He did not disappoint. He scored a century. When his partner, who also scored a hundred, was cramping a little, Dravid walked down and helped him stretch. He had a go at the umpires a couple of times as they were missing out on no-balls. Yes, Rahul had a go at the umpire in a club game because they missed out on no-balls. And you thought club cricket might not be important to him. I told him in between overs that in our innings as well they had missed a few. He was really angry and made a gesture with his hands suggesting that they were missing huge no-balls.
When another boundary was scored and the ball went into the bushes, where our fielders were looking for it, he came up to me (I was at cover, he was non-striker) and said: “What if there are snakes there?” We chatted for a minute, and then he said: “Want to take my bat and look for it?”
He ran his singles hard. Pushed our fielders by running the first one hard and converting any kind of a fumble into two. They were chasing 298. He lost his partner who had retired hurt, and the rest of the batsmen weren’t the best. We put pressure on him by trying to keep him off strike and build the dot balls. We would like to think that he did feel a bit of pressure as he saw a couple of wickets fall, but he went on.
Dropped off My Bowling
I came on to bowl my part time offies with Rahul on strike. That was already a mini-dream, but what happened off the first ball was as close as I would ever get to dismissing a batsman with over 23,000 International runs. He punched a short ball straight to cover. It went low but the fielder caught it and in the process of rolling over, dropped it somewhere. No one saw the ball going down as he was over it. Not me, not the umpire, not Rahul himself. But the fielder said he put it down. With Rahul wearing the MCC Spirit of Cricket cap and T-shirt, it was kind of fitting. He took a single off the next ball and I said to him, “Now that would have been a real dream come true.” He laughed. In my next over, he mis-hit one and it went just over deep midwicket’s head for six. Another fell just short off short midwicket. As he took another single and I smiled at him, he said: “That is some old-fashioned loopy offspinners you are bowling”. I took that as a compliment, although he probably ‘struggled’ because he hadn’t faced slow crap like that since his schooldays. Eventually, he launched my extra-flighted full toss (had to try something to get him out) out of the ground and that was the last I bowled in the game.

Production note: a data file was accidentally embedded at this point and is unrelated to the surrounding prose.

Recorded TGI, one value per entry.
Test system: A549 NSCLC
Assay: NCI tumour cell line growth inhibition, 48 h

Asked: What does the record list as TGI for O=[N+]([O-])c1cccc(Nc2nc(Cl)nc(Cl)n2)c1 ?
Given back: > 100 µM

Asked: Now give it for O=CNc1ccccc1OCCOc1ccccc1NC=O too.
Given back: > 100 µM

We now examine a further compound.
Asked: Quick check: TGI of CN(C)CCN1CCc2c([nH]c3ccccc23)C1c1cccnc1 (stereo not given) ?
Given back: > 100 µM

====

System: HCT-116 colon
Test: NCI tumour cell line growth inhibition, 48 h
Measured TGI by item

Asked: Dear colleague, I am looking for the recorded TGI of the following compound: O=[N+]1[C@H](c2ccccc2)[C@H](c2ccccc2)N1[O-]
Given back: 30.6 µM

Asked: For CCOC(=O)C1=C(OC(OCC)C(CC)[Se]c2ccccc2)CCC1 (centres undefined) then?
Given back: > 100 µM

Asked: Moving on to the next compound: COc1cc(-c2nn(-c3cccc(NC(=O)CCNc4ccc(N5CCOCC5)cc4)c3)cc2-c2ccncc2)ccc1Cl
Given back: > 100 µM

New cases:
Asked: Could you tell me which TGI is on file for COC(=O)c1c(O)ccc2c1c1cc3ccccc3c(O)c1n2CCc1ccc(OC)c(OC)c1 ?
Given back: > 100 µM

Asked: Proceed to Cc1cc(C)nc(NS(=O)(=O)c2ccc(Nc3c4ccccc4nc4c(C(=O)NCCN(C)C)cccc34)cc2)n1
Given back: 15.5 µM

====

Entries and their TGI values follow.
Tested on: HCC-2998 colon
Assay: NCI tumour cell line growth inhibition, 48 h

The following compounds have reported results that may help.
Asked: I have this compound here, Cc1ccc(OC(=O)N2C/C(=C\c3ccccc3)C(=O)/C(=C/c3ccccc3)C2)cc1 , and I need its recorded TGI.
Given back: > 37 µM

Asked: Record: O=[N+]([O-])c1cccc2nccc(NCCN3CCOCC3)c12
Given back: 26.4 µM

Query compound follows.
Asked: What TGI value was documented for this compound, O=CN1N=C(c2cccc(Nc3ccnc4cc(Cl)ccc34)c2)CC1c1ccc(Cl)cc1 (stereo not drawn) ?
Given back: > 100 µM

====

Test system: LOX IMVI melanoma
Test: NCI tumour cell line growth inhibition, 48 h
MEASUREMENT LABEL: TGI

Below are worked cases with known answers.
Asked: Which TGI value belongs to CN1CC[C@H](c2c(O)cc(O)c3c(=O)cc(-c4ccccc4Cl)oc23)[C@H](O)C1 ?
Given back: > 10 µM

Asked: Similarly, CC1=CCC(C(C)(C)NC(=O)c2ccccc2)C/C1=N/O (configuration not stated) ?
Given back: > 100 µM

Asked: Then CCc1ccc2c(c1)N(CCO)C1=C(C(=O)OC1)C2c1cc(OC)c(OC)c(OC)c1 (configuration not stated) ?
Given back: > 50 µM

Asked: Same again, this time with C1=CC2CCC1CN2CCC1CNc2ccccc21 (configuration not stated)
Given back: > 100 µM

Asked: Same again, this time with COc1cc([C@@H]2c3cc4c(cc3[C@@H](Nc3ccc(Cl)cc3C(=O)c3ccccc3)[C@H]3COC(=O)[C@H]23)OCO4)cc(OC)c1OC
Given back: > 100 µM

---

Disappointed at Getting out
He had got a hundred, and taken his team to within ten runs of the lead and the all-important three points when he edged behind and was caught by the keeper. He walked to a standing ovation but he was unhappy and cursing himself, hitting the bat on the ground. He was upset at not having finished off the chase. The tail eventually did.
After getting out, he sat with his sons and wife and was seen explaining something to the boys.
Usually, no more than a dog and a cow, if that, watch us play league cricket. But there was a constant stream of people coming in for this match. There was no security. They did not let him change, did not let him eat and kept hounding him for pictures and autographs. I don’t think a single person went home unhappy. He posed for everyone and never got angry, despite them not giving him a moment of privacy. The only time he showed a semblance of anger was when someone gave him a 50 rupee note to sign on. He supposedly said something along the lines of, “What is wrong with you? I don’t sign on money!”
He gave a few of his teammates bats. He gave the guy who scored a century for us a pair of gloves. He ate with the team, drank water and was like just another cricketer plying his trade on the club circuit.
At the end of the match, he walked out to shake hands and said to me, “Well played, and thank you, Arjun.”
Thank you, Rahul Dravid, for giving us the opportunity to play against you and a weekend that we would never forget. Thank you for giving us another lesson in humility. Thank you for being an inspiration. And thank you for showing us that some dreams do come true.